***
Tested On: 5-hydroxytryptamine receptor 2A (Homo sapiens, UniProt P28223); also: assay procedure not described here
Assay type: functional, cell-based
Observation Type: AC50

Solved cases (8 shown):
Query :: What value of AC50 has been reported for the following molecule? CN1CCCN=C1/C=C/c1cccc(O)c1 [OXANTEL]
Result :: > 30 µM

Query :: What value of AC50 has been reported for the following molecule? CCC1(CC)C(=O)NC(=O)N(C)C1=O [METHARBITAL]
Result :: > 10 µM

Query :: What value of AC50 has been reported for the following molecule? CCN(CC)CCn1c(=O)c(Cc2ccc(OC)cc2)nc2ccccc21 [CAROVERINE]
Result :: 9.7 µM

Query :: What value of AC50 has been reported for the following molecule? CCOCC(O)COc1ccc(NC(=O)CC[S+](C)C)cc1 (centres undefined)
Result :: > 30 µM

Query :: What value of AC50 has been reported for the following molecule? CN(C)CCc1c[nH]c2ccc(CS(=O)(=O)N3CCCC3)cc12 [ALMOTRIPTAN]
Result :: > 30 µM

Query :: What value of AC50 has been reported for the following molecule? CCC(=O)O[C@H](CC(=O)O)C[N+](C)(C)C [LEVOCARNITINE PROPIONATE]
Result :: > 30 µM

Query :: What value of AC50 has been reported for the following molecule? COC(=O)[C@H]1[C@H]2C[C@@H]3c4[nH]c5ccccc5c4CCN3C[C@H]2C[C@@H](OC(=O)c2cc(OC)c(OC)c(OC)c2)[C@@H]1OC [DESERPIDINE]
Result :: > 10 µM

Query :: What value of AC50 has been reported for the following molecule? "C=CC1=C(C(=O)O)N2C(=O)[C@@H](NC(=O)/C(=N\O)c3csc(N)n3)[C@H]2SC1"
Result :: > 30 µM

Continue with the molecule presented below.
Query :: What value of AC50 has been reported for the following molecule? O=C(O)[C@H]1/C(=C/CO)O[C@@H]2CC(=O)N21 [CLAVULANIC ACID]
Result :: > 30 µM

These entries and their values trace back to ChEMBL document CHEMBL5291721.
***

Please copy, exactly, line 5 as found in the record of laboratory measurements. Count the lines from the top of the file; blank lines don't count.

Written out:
Query :: What value of AC50 has been reported for the following molecule? CN1CCCN=C1/C=C/c1cccc(O)c1 [OXANTEL]